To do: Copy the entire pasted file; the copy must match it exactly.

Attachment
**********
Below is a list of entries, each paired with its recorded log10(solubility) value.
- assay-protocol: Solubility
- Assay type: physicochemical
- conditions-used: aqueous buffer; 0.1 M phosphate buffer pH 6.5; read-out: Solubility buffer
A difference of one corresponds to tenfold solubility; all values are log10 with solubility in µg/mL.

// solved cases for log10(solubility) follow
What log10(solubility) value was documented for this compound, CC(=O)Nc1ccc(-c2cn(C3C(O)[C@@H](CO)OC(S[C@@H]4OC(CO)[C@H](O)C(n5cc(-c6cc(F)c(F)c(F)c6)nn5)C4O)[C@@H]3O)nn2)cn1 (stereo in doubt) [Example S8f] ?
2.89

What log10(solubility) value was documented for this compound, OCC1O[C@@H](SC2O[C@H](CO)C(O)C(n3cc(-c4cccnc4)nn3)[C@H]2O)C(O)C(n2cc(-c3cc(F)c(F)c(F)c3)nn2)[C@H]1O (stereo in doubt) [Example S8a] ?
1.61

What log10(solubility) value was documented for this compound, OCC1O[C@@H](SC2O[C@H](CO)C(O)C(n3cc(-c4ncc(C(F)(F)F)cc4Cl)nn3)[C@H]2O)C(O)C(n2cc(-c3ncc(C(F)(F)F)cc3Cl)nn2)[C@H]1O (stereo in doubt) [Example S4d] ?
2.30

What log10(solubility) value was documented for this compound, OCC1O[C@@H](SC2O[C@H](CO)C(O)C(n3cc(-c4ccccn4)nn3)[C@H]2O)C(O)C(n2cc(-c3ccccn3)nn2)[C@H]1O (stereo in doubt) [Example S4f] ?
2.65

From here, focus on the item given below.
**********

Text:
Below is a list of entries, each paired with its recorded log10(solubility) value.
- assay-protocol: Solubility
- Assay type: physicochemical
- conditions-used: aqueous buffer; 0.1 M phosphate buffer pH 6.5; read-out: Solubility buffer
A difference of one corresponds to tenfold solubility; all values are log10 with solubility in µg/mL.

// solved cases for log10(solubility) follow
What log10(solubility) value was documented for this compound, CC(=O)Nc1ccc(-c2cn(C3C(O)[C@@H](CO)OC(S[C@@H]4OC(CO)[C@H](O)C(n5cc(-c6cc(F)c(F)c(F)c6)nn5)C4O)[C@@H]3O)nn2)cn1 (stereo in doubt) [Example S8f] ?
2.89

What log10(solubility) value was documented for this compound, OCC1O[C@@H](SC2O[C@H](CO)C(O)C(n3cc(-c4cccnc4)nn3)[C@H]2O)C(O)C(n2cc(-c3cc(F)c(F)c(F)c3)nn2)[C@H]1O (stereo in doubt) [Example S8a] ?
1.61

What log10(solubility) value was documented for this compound, OCC1O[C@@H](SC2O[C@H](CO)C(O)C(n3cc(-c4ncc(C(F)(F)F)cc4Cl)nn3)[C@H]2O)C(O)C(n2cc(-c3ncc(C(F)(F)F)cc3Cl)nn2)[C@H]1O (stereo in doubt) [Example S4d] ?
2.30

What log10(solubility) value was documented for this compound, OCC1O[C@@H](SC2O[C@H](CO)C(O)C(n3cc(-c4ccccn4)nn3)[C@H]2O)C(O)C(n2cc(-c3ccccn3)nn2)[C@H]1O (stereo in doubt) [Example S4f] ?
2.65

From here, focus on the item given below.